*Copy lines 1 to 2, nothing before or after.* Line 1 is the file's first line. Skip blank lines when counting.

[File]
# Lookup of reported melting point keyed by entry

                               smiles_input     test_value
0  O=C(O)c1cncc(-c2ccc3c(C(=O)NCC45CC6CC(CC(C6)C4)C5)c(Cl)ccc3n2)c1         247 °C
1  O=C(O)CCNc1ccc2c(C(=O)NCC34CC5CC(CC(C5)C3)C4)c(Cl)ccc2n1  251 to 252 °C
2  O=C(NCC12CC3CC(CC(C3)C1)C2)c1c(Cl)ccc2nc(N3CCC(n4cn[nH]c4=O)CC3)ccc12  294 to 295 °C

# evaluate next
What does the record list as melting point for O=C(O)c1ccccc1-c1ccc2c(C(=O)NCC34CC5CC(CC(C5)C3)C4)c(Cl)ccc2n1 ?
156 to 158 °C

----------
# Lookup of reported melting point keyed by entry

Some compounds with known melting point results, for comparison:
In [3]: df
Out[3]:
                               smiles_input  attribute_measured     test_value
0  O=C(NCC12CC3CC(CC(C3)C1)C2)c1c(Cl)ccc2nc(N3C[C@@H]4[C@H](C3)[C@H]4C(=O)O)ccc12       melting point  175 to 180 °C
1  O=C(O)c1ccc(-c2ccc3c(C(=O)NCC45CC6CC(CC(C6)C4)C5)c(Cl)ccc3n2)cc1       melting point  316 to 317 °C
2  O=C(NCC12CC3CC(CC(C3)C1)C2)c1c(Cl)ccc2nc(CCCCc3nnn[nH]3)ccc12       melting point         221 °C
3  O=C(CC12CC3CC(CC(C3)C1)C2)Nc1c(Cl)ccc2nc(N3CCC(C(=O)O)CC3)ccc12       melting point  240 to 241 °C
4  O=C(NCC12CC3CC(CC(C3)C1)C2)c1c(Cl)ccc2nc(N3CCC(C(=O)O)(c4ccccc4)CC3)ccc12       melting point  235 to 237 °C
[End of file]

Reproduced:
# Lookup of reported melting point keyed by entry

                               smiles_input     test_value